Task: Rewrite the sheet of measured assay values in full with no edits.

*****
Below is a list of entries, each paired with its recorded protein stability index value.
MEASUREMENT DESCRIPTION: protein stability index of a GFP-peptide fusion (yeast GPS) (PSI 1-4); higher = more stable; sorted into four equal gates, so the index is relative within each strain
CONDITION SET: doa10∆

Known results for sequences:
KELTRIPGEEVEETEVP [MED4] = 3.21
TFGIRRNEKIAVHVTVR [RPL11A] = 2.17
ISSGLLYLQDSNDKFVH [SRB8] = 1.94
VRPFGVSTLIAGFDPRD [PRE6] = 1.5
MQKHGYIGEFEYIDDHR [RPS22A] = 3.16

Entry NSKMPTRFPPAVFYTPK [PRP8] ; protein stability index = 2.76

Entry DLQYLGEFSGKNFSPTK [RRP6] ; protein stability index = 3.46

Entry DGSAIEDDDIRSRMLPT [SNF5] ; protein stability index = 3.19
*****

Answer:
Below is a list of entries, each paired with its recorded protein stability index value.
MEASUREMENT DESCRIPTION: protein stability index of a GFP-peptide fusion (yeast GPS) (PSI 1-4); higher = more stable; sorted into four equal gates, so the index is relative within each strain
CONDITION SET: doa10∆

Known results for sequences:
KELTRIPGEEVEETEVP [MED4] = 3.21
TFGIRRNEKIAVHVTVR [RPL11A] = 2.17
ISSGLLYLQDSNDKFVH [SRB8] = 1.94
VRPFGVSTLIAGFDPRD [PRE6] = 1.5
MQKHGYIGEFEYIDDHR [RPS22A] = 3.16

Entry NSKMPTRFPPAVFYTPK [PRP8] ; protein stability index = 2.76

Entry DLQYLGEFSGKNFSPTK [RRP6] ; protein stability index = 3.46

Entry DGSAIEDDDIRSRMLPT [SNF5] ; protein stability index = 3.19